TC: I kinda feel like the briefness of it, and the fact that it’s not a huge “event”, even though a lot of people have come to it, is part of it’s charm.
BD: Yeah, I agree as well, I mean – you don’t want something to get too big. Same reason that I like to go see bands in small clubs. You know, it’s more intimate. The bigger it is, the less you see the people you wanna see… it’s small enough, it’s good enough, and, you know, more people come every year, but I like it the way it is. It’s perfect.
TC: I’ve never gotten the sense that this is something that’s gotten “too big” or gotten out of control, or has been commodified —
BD: Right right. Yeah, I agree totally. It gets frustrating because when you realize the true whole thing about him (Krampus) is – he’s not a cool dude you wanna hang out with, you know. He has one purpose, and one purpose only. So – I laugh when they make guitar effects and beers about him – you know, that’s a bad way for him to get famous, is on beer, or guitar effects… he’s gaining popularity, I watched the History Channel the other day and they had this… horrible… rendition of him, but at least they mentioned him and stuff. You know there’s people partnering him with Santa Claus, and that upsets me, because they’re totally disregarding St. Nicholas, and, you know, the American way, let’s take something and bastardize it and mess it up a little bit… yeah, it’s frustrating, but you know, there’s nothing you can do about it.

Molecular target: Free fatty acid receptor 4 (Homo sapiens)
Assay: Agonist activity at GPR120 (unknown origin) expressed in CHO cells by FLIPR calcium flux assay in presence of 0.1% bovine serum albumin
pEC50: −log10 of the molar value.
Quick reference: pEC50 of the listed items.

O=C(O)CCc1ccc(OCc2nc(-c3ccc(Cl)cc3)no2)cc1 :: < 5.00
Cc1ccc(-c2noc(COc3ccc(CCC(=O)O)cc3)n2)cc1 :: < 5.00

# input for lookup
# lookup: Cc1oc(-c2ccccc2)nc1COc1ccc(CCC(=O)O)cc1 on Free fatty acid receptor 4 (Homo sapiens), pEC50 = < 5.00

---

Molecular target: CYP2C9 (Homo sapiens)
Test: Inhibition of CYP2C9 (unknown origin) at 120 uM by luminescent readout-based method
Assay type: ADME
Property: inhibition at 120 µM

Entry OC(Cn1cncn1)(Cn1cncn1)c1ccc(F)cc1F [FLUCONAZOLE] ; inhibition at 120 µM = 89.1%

TC: It’s upsetting to see him partnerered with St. Nicholas, or to see him separated?
BD: I see him partnered with Santa Claus. The Americans are always partnering – all, the “anti-Santa”… he has nothing to do with Santa Claus. The only thing I can tell people is “Hey, stop putting Santa Claus and Krampus in the same sentence.”
TC: With that in mind, I was wondering if you’ve seen the trailer for the… I guess there’s gonna be two Krampus movies.
BD: Yeah, and, you know, I got mixed feelings about it, you know, it looks fun, and like I said, you just wonder, how they’re gonna make it… I’ll go see it before I see other movies. It’s just gonna be interesting to see, and it’s gonna open the door for more people to figure out what he is… at least they’re using him like a bad guy, like he’s supposed to be.
TC: I think if Krampus was solving crimes or things like that, it would probably take away from the character.
BD: I’ve even seen him as a bad guy on “Scooby-Doo”, so, there you go. He’s gaining popularity.
TC: I think he’s definitely arrived, yeah. Bryan, thank you again.
BD: No problem!
TC: And again, I look forward to meeting you in person someday. (How did you MISS him? – ed.)
BD: Yeah, well, just look for the glowing eyes, there’ll be two of us this year, so come up and say hi.
TC: I will. Thank you again.
BD: Thank you!!